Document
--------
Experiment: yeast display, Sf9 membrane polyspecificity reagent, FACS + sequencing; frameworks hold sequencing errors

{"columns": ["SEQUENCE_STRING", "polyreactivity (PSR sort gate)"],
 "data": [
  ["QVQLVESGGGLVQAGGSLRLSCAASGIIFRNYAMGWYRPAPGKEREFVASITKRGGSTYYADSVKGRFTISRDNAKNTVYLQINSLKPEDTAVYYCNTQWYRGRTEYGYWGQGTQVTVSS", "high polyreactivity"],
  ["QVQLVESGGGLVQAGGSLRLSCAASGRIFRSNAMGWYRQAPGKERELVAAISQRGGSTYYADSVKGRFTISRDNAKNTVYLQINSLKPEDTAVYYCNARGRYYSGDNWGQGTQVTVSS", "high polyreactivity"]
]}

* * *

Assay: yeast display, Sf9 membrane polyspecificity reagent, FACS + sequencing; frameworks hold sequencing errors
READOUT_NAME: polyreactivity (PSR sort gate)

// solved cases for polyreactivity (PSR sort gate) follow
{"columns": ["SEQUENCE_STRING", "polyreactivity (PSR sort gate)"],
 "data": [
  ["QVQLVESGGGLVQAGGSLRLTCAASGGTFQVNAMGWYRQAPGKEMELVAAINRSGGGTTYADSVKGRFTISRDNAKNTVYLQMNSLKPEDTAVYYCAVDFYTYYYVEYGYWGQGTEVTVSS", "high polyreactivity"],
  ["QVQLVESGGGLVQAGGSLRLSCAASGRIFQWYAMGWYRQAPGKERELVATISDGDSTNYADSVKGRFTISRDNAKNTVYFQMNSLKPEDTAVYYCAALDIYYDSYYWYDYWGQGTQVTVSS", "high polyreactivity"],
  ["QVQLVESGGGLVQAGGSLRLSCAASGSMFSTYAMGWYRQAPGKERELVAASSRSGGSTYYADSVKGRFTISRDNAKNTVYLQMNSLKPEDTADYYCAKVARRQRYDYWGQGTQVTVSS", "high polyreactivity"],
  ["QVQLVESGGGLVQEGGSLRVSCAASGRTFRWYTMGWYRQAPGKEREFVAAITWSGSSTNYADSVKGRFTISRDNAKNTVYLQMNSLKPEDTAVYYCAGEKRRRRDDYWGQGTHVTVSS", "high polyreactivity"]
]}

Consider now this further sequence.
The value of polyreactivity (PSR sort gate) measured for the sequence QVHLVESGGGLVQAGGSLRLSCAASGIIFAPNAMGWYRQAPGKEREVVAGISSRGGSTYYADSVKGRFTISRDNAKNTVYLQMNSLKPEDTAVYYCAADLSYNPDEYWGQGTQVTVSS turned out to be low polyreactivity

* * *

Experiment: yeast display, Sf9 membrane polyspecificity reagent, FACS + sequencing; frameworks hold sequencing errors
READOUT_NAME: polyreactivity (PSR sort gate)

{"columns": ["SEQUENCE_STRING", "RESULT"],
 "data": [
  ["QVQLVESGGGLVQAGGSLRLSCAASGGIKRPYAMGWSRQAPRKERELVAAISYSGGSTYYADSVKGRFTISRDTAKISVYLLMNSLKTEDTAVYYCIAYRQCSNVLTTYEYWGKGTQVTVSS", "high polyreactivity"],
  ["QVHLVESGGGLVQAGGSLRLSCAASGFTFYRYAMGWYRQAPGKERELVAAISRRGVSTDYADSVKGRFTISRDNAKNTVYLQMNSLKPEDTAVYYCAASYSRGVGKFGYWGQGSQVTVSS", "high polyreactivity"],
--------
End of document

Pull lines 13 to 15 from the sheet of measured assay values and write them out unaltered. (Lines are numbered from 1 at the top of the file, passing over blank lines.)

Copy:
  ["QVQLVESGGGLVQAGGSLRLTCAASGGTFQVNAMGWYRQAPGKEMELVAAINRSGGGTTYADSVKGRFTISRDNAKNTVYLQMNSLKPEDTAVYYCAVDFYTYYYVEYGYWGQGTEVTVSS", "high polyreactivity"],
  ["QVQLVESGGGLVQAGGSLRLSCAASGRIFQWYAMGWYRQAPGKERELVATISDGDSTNYADSVKGRFTISRDNAKNTVYFQMNSLKPEDTAVYYCAALDIYYDSYYWYDYWGQGTQVTVSS", "high polyreactivity"],
  ["QVQLVESGGGLVQAGGSLRLSCAASGSMFSTYAMGWYRQAPGKERELVAASSRSGGSTYYADSVKGRFTISRDNAKNTVYLQMNSLKPEDTADYYCAKVARRQRYDYWGQGTQVTVSS", "high polyreactivity"],